Katherine (04:05)

Amy Julia (04:12)
Don’t do that with most of my podcast guests, even though I love their books. But this is not only a really rich and beautiful book in its own right, but it’s such a book to like, yeah, give to people. I know it’s exactly what you wanted it to be, but we’ll get there, we’ll get there. Okay, so.

Katherine (04:27)
We’ll get there, but I’m with you. I was prepping for a conference I’m speaking at next weekend and reading some entries from the book to kind of try to summarize some concepts. And I’m upstairs weeping, thinking of the women in the room who need to hear what I’m about to say from this book.

Amy Julia (04:35)

No, it’s so true. It’s just, there’s like this real sense of, you know, your other books are beautiful as well, but you can tell that this is like 15 years into the journey. Like there’s been time to really, yeah, to really marinate and to really learn and to really grow and heal. So well before, okay, for anyone who does not know your story, let’s start there, right? So can you give us the short version of the Katherine Wolf Hope Heals story?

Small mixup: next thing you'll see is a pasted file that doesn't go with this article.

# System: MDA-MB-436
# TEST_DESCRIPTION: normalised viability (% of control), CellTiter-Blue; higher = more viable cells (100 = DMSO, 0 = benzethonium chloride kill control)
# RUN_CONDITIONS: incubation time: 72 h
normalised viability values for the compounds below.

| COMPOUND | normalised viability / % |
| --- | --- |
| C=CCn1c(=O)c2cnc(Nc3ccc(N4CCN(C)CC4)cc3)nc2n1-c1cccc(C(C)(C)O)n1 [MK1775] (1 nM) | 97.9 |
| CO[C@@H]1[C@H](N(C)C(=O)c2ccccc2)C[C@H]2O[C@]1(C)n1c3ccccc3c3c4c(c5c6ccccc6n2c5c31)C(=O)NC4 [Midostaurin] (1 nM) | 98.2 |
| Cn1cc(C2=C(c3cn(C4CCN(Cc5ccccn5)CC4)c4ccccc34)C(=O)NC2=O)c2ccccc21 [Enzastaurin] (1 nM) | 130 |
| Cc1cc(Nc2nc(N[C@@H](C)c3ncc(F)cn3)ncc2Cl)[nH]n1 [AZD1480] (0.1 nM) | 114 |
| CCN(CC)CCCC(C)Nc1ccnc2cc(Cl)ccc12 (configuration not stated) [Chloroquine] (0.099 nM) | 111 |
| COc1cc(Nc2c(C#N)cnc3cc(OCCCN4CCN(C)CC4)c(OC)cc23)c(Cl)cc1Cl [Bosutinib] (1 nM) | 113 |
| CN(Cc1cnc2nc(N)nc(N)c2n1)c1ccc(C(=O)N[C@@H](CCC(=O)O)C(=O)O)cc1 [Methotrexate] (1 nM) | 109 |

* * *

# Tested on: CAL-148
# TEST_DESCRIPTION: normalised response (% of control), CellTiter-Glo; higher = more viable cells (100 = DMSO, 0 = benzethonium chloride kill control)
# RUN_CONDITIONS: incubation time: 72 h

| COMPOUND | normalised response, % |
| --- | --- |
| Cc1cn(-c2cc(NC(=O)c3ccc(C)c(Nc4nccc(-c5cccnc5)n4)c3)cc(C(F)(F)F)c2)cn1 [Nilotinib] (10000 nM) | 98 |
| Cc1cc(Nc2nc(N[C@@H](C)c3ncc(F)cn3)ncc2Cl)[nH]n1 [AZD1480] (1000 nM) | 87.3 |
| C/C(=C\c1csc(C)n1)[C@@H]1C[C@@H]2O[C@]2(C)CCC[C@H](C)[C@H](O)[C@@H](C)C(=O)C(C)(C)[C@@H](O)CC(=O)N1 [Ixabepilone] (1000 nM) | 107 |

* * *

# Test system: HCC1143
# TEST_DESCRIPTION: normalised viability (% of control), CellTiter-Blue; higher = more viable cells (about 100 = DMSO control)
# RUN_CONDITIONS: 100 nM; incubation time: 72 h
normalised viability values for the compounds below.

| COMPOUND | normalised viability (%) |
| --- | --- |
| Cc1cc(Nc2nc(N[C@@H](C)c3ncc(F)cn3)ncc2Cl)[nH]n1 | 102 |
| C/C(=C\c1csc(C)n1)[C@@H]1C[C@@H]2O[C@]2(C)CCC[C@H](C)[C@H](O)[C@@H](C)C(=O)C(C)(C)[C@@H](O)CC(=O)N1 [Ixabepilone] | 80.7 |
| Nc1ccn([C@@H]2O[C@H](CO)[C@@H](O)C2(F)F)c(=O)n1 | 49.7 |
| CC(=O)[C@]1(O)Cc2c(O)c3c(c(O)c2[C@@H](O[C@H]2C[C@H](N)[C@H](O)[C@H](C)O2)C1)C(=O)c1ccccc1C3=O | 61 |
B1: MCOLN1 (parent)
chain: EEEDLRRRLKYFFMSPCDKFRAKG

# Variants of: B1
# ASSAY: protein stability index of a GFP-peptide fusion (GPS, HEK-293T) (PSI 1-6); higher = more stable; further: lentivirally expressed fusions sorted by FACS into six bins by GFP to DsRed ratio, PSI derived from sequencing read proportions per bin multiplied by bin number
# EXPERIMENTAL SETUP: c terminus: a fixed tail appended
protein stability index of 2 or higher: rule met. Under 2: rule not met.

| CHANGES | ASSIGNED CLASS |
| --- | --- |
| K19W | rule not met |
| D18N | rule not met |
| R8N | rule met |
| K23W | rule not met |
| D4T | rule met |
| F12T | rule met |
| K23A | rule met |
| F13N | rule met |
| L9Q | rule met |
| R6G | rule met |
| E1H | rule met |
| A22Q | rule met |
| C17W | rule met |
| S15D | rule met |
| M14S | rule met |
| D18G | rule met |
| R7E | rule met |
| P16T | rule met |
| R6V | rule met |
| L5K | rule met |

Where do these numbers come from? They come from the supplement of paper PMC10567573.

Katherine (04:57)
That’s it. I’m gonna…

I feel it.


Absolutely. At 26 years old with no medical history, no family history, completely typically able -bodied before with no prior symptoms, perfectly healthy in every way, and probably life, perfect life, at least in my very misguided thinking.

Amy Julia (05:35)

Mm -hmm.

Katherine (05:40)
that I mistakenly would have called blessed, I’m sure. Anyway, out of nowhere, I had a massive, massive, massive brainstem stroke from a birth defect that I never knew I had, but I was born with that grew and grew on my brainstem and ruptured as a 26 year old. And it nearly took my life. I would be in hospitals and rehabs.

Amy Julia (05:44)

Katherine (06:10)